Breakdown of Collateral Factor parameter utility and methodology
The collateral factor determines the amount of debt that can be minted for every unit of a given collateral asset.
The most conservative possible setting would be 0 (users can’t use the asset as collateral), and the most aggressive possible setting would be 1 (users can borrow 100% of the value of this asset).
Moonwell is an over-collateralized lending protocol, meaning all borrow positions need to be backed by more collateral than debt. In other words, in order for the system to remain solvent, accumulation of bad debt must be avoided.
Setting a collateral factor of 100% is theoretically not possible, because in the advent of a liquidation, it would not be possible for the liquidator to close the violator’s position entirely using seized collateral.
The collateral factor ensures that liquidations can be conducted profitably within a very high level of confidence.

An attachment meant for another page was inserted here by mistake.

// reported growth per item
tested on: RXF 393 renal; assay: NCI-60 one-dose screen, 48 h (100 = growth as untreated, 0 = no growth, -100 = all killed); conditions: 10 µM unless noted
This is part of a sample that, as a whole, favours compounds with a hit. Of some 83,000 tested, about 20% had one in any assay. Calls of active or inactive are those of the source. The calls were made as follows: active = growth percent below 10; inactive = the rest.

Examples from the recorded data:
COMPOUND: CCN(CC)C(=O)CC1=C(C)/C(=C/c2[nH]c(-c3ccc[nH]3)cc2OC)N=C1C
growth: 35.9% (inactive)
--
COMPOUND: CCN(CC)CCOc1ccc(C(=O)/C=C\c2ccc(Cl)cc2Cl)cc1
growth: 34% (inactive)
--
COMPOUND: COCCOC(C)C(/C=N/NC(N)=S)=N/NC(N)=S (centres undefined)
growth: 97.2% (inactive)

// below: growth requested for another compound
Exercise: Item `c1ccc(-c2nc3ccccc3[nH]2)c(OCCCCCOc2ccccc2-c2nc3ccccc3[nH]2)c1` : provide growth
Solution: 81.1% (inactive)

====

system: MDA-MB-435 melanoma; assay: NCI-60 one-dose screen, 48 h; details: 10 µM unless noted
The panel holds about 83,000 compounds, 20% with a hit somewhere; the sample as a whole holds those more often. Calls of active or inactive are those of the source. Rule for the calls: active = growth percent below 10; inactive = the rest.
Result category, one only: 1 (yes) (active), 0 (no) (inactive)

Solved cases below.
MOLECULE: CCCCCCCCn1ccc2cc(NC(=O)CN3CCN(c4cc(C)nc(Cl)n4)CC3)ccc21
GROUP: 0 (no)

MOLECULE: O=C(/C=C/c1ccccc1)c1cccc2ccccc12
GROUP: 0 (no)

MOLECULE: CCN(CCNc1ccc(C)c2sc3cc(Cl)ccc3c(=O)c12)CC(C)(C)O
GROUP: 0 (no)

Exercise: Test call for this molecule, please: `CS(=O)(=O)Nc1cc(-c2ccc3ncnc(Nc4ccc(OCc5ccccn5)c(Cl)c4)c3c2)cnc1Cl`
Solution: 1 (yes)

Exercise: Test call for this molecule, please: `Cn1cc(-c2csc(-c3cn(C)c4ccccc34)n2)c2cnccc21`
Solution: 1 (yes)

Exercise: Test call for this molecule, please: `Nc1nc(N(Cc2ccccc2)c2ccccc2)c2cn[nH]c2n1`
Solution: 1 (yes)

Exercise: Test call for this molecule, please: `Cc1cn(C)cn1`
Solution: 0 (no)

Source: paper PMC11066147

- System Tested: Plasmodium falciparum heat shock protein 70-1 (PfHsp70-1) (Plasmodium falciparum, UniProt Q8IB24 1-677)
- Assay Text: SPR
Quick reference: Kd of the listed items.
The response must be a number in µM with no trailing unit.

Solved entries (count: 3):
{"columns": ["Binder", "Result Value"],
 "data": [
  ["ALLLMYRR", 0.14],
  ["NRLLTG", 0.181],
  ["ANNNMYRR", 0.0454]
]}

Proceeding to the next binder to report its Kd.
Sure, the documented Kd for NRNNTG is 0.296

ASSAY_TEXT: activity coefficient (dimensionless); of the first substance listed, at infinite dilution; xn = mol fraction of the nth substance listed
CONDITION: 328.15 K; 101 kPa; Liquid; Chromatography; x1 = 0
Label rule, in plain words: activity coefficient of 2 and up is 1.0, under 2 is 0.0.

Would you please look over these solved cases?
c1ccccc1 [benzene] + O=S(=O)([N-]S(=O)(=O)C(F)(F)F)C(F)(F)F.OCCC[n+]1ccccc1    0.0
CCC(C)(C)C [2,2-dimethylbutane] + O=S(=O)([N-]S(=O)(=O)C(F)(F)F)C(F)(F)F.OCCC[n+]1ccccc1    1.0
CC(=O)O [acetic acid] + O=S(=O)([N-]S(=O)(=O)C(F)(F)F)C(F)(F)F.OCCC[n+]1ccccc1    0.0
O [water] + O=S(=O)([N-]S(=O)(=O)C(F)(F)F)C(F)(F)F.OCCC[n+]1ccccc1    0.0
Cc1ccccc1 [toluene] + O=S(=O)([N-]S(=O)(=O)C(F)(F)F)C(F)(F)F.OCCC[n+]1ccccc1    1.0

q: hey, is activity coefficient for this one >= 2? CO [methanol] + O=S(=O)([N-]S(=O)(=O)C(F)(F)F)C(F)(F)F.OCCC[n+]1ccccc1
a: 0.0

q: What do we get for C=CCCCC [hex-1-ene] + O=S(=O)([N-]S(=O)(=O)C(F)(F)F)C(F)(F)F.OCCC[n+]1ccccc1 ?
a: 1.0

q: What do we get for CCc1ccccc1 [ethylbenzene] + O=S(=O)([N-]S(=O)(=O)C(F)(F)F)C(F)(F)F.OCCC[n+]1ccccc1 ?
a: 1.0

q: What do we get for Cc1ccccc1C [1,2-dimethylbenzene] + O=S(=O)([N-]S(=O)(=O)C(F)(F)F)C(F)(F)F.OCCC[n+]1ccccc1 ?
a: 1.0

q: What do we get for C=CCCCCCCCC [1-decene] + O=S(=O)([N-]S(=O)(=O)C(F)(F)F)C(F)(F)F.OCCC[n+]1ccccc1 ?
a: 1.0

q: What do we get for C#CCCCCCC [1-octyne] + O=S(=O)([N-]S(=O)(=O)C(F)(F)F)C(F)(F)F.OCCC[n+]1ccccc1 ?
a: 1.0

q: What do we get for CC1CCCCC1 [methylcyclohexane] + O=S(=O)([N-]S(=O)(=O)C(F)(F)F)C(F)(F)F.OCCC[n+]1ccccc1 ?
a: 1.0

Measuring the probability of accumulating bad debt is not an exact science since it relies on predicting future market conditions (liquidity, oracle price skew, volatility).
Our approach to set collateral factors goes hand in hand with our methodology for setting the liquidation discount.
In order to validate the robustness of collateral factors, our methodology looks at historical maximum drawdowns over a given period of time. The selected period of time has to be larger than the worst time to liquidation metric we computed when validating liquidation discounts.
Collateral factors should be set to a level that, given the worst historical downturn events, would have allowed a position of a determined worst case size to be liquidated profitably within a specified time limit.
The worst case trade size can be determined using the current largest borrow positions. For example, a case where the top 5 debt positions become liquidatable could be considered as the worst case trade size.
The liquidation time limit can be set to a fixed value of 60 minutes. The collateral factor will need to be able to at least withstand the historical max drawdown for this time period and also cover for the liquidation discount.